First, Israel has arguably become “the state that cries existential threat” in much the same way as the little boy cried wolf. It seems that every threat the Israelis face is labeled existential, and that Israel responds militarily with actions/provocations that either make the threat worse or produce new threats. Israeli policy in Gaza is a poster child for this problem. Second, the Israelis act as if they were alone in all this. Not so. The United States and the Soviet Union/Russia have posed physical existential threats to one another since the perfection of the ICBM, and we have learned to adapt to and deflect the problem. Our mechanism (which is the Kissimgerian solution) is deterrence, an approach the Israelis reject because they Iranians are allegedly crazy, meaning they cannot be deterred. Third, the Israelis have posed an existential threat to Iran (and the rest of the Muslim Middle East) for over 40 years. The Israelis say that situation is different, because they would not attack anyone. If you were the head of an Islamic government in the area, would you accept that argument?

Second, the Israelis apparently think there is agood chance they can get away with an attack, because they have done so in the past with attacks against Iraq and Syria. Maybe so, but maybe not. Syria and Iraq were much more defenseless than Iran and were considered far less important than the Iranians. Iran is, after all, a very large, populous country with a wealth of natural resources that much of the world covets. Syria, in particular, is none of those things. Will the world sit so idly by in Iran is attacked? I, for one, do not want to find out.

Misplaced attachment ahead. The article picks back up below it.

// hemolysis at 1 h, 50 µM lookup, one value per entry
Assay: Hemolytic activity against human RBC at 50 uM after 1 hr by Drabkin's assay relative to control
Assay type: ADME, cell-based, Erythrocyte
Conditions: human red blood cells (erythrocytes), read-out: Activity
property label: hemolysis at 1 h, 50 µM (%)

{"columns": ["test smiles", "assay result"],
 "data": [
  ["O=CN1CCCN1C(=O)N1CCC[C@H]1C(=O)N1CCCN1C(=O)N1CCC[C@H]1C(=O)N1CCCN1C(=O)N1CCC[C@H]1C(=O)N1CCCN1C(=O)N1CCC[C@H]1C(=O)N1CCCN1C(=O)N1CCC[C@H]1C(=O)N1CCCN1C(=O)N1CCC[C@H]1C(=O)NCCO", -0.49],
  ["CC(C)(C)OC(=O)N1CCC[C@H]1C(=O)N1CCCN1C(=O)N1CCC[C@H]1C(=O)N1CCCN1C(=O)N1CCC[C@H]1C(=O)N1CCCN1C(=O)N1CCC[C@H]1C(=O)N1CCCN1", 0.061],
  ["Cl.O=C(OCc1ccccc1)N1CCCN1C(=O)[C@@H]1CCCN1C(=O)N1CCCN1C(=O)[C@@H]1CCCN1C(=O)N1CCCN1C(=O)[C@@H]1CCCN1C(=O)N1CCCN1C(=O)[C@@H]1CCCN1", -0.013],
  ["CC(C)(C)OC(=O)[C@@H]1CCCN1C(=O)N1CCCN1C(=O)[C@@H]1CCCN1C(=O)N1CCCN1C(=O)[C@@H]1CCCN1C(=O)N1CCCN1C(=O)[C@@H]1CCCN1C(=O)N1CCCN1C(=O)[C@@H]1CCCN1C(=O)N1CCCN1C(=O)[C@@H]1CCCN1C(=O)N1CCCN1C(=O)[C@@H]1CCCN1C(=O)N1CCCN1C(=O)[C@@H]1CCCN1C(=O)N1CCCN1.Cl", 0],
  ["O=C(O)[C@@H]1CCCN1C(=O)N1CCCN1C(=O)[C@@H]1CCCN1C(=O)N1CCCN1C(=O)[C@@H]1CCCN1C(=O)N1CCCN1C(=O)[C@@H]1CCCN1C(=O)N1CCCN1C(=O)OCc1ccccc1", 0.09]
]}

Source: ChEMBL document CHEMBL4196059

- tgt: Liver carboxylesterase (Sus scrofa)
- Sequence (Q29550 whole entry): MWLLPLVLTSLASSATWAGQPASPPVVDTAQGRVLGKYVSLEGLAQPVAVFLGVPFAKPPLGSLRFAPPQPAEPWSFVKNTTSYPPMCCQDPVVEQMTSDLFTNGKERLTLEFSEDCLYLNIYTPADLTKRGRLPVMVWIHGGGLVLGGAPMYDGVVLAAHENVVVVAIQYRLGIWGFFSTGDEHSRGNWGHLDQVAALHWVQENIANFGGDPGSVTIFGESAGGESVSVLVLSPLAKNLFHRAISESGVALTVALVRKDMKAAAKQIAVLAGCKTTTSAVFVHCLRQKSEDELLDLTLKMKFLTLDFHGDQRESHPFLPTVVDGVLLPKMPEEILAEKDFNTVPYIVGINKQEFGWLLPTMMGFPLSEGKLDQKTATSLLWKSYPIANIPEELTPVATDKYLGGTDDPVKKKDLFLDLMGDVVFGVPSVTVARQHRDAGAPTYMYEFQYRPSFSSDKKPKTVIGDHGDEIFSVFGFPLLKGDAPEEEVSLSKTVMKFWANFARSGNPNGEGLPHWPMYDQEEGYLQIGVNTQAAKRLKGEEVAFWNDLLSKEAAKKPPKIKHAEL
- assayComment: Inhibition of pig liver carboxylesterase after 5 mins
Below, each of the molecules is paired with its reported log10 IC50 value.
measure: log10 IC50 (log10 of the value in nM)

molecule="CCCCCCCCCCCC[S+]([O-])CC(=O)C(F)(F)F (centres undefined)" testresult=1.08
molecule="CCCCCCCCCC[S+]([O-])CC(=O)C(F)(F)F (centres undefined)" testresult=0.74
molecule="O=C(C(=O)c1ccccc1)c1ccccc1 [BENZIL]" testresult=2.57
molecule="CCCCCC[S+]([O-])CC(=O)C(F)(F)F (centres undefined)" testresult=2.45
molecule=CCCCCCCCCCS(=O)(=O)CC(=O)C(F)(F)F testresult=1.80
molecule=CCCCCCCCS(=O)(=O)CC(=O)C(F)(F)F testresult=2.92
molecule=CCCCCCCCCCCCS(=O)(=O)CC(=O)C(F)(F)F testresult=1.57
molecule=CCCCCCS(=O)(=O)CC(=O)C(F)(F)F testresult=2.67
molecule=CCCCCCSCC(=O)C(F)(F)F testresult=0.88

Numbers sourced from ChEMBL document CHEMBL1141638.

Third, the Israelis are counting on American support for this endeavor–or at least that the U.S. will dampen opposition to the action. One Israeli air force officer even suggests it would be better if the U.S. did the bombing for the Israelis, since we have superior assets for such an attack. President Obama has, quite predictably, declared that no options are off the table in this situation, but a U.S. surrogate attack on the Israelis’ behalf is presumably right at the edge of the table, ready to be pushed off.

If any other country in the world proposed anything like what is discussed in this article, the international condemnation would be thunderous; even in the deeply divided partisanship of current American politics, if it was not Israel making the threat, both sides might suspend their guerrilla political war long enough to issue a condemnation. If the Israelis go ahead and make the attack (which, by the way, will almost certainly fail to destroy the Iranian program) the only places there will be rejoice will be in Jerusalem and the Republican National Committee.